Tech Tip: Make Your RM-Z Handle Better For Free 12

A simple look at the numbers and we notice that Suzuki's recommended torque specs are pretty high...

 

By Chris Siebenhaar

It’s no surprise that the Suzuki RMZ-450 can use some help in the chassis department, not in terms of agility and turning, but rather comfort and compliance. In this test I wanted to see if there was anything that can be done with the chassis, sans buying optional brackets and hangers, but rather just play with how the frame is tied together via the engine and engine mounts. 

Over the years of peaking in and out of factory pits, one thing is an obvious constant, testing and change. Everything from major items like linkages, braced swingarms, to complete suspension packages, all the way down to seemingly obscure items like bolt material combinations (Ti vs. Steel) or the type of grease to use and where. Even teams like JGRMX appear to use a combination of Ti & Steel bolts on the engine brackets and hangers, as well as custom machined hangers to get the desired feel from the chassis. 

You can see the custom engine hanger and different front mount bolts.

On a recent post from SLC, mechanic Derick Dwyer went over Chase Sexton’s championship winning Honda CRF250. One thing he pointed out, was how the team spent a great deal of time coming up with specific torque specs for the bolts on the front end to get the exact flex and feel the riders liked. This sparked an idea of conversations past about endless testing of torques, materials, etc. and immediately I dug into the RMZ’s manual to find all the torque specs to the chassis. Then I did the same for the other Japanese 2020 450cc machines (see below) and noticed that they were all less, and in some cases, significantly less, than the Suzuki recommended specs. 

Front Suspension SUZUKI HONDA KAWASAKI YAMAHA
Axel Pinch Bolts 13.5 15 17 15
Front Axel Nut 26 65 59 83
Upper Triple Clamp Pinch Bolts 17 16 17 15
Lower Triple Clamp Pinch Bolts 17 15 17 15
Chassis
Engine - Lower 49 40 36 38
Engine - Front: Bracket to Frame 40.5 19 21 25
Engine - Front: Engine to Bracket 49 40 36 40
Engine - Upper: Bracket to Frame 26 24 21 26
Engine - Upper: Head to Bracket 40.5 40 36 33
Subframe - Top 26 N/A N/A N/A
Subframe - Lower 26  N/A  26 27

***All figures are foot-pounds of torque. 

Initially I went down by percentages, 5%, 10%, 15% and there was not much difference. At 20% less torque, the frame began settle a little. Instead of just going down less and less across the board, I went with Kawasaki’s 2020 KX450 engine/chassis torque specs (which on average are 20-25% less with some bolts being 50% less!). This was like Baby Bear's porridge, just right. The Suzuki, began to feel much more planted and comfortable in long ruts, and the constant feel of the front climbing out of the rut when the throttle was applied, went away. Additionally, corners that had ruts exiting a corner with acceleration chop through the rut, the bike tracked slightly better. There was less “bucking” from the rear end, especially when there was still lean angle accelerating out.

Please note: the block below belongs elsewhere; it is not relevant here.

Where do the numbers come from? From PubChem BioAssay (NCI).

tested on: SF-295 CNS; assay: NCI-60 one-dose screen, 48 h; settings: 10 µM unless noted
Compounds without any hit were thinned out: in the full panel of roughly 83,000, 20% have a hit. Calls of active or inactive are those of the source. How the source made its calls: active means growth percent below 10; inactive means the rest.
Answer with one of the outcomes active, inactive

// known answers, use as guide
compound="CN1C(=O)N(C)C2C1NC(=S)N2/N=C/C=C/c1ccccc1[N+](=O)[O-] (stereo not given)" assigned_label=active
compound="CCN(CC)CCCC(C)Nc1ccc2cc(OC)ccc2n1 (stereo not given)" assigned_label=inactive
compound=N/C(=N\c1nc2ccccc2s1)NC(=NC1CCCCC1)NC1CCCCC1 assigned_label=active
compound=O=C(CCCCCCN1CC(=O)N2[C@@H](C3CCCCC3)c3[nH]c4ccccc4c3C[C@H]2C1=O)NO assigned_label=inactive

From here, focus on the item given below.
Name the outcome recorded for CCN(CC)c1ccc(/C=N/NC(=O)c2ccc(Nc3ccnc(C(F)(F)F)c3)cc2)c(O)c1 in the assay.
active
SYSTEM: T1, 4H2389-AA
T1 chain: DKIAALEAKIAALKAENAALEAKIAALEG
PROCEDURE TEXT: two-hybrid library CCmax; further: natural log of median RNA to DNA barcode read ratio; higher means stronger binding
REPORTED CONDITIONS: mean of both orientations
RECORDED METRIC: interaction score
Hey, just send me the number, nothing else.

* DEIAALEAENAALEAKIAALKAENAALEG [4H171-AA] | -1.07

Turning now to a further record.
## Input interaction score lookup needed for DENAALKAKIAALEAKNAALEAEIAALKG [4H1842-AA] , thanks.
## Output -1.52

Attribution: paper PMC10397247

Overall, the area of improvement that was most noticeable was at the initial application or crack of the throttle. This can be felt best around flat turns where you enter the turn off throttle, get the bike settled, then open the throttle to start accelerating. At this moment the Suzuki torque settings cause the bike stand up, and immediately stops the bike from finishing the exit of the turn. Every lap I would have to let off the throttle, turn again, and accelerate. With the Kawasaki torque specs, the chassis had a much more planted feel when applying the throttle around these types of turns. The rear end settled and squatted through the exit significantly better than with a “softer” torque setting, and the chassis felt less antsy to react to throttle input. 

Now it’s no surprise that Suzuki would have exceedingly high torque specs. In 2015, both Suzuki and Kawasaki ran the Showa TAC (Triple Air Chamber) fork on their 450s. It consisted of an outer chamber and inner chamber (both designed to act like a fork spring) and a negative chamber (like a rebound spring). Suzuki chose not to run air pressure in the outer chamber for fear of failure, instead they ran A LOT of pressure in the inner chamber. This resulted in an extremely harsh feeling fork. Kawasaki on the other hand, ran air in both and had a much more compliant fork. Sounds familiar right? It seems to be that Suzuki went with “THIS NEEDS TO BE TIGHT!”, whereas Kawasaki went with “this feels right” when settling on chassis dynamics. 

Now, understandably, reducing torque specs is NOT recommended by the factory or in your service manual. So, this should be done at your own risk. However, for this reason is why I didn’t loosen bolts willy-nilly, but rather used another manufactures OEM spec that they recommend and trust. 

For additional comfort and peace of mind (which I did as well), take a sharpie when running the softer spec and mark each bolt, and check for movement after each moto.

I torqued the engine/chassis in the following steps…

  1. “Relax” the frame by loosening all engine & bracket bolts
  2. This is important in order to make sure the frame is in its natural state and there is no unnecessary tension or stress lingering. 
  3. Torque the lower engine bolt
  4. Torque front engine bracket to frame
  5. Torque front engine bracket to the engine
  6. Torque upper hanger to frame
  7. Torque upper hanger to the head/engine
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